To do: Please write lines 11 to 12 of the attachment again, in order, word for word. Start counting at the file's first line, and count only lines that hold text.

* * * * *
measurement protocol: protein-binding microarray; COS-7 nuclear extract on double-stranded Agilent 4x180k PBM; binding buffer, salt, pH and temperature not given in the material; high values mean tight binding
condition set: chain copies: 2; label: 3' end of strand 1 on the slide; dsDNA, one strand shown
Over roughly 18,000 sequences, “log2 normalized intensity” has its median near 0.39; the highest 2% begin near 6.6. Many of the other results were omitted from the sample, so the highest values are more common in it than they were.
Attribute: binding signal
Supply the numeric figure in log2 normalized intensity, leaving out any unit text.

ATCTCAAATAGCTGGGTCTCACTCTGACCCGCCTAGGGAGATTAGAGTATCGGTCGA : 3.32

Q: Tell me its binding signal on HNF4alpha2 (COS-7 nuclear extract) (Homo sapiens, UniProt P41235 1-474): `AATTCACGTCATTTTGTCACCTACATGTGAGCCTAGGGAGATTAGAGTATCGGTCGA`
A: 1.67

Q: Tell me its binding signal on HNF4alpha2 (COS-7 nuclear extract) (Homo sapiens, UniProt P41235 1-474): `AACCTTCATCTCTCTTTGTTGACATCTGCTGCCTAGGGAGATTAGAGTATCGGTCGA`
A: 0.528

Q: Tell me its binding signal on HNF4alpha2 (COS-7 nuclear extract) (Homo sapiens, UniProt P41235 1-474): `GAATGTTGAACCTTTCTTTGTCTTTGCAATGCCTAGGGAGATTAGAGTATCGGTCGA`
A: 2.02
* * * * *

Q: Tell me its binding signal on HNF4alpha2 (COS-7 nuclear extract) (Homo sapiens, UniProt P41235 1-474): `GAATGTTGAACCTTTCTTTGTCTTTGCAATGCCTAGGGAGATTAGAGTATCGGTCGA`
A: 2.02